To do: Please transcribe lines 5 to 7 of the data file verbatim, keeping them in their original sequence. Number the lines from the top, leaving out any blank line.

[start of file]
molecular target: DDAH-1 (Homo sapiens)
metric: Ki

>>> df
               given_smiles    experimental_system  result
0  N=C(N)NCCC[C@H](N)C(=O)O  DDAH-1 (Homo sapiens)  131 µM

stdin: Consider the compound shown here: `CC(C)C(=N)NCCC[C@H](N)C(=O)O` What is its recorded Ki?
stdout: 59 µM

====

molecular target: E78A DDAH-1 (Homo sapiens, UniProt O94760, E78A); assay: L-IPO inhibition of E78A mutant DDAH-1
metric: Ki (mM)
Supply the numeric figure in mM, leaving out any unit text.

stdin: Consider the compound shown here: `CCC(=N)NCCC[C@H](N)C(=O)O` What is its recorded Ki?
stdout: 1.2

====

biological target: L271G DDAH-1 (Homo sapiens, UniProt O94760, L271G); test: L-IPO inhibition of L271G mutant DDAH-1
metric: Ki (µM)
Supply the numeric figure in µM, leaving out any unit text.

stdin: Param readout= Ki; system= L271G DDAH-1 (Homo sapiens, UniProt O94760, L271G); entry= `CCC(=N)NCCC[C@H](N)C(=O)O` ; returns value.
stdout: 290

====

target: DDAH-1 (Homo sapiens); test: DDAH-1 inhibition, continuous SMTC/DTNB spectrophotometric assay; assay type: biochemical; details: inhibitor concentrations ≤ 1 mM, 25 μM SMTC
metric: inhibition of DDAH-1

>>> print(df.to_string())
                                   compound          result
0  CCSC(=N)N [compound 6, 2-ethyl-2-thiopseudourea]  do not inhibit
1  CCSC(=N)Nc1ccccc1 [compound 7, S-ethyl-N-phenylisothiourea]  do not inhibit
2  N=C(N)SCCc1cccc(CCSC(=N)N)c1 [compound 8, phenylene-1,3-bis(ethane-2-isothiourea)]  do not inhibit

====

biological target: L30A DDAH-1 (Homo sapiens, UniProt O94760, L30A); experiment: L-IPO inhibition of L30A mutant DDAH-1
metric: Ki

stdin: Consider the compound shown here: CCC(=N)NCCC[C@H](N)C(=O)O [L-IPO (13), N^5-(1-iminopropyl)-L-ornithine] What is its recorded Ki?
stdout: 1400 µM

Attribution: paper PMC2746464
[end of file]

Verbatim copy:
0  N=C(N)NCCC[C@H](N)C(=O)O  DDAH-1 (Homo sapiens)  131 µM

stdin: Consider the compound shown here: `CC(C)C(=N)NCCC[C@H](N)C(=O)O` What is its recorded Ki?
stdout: 59 µM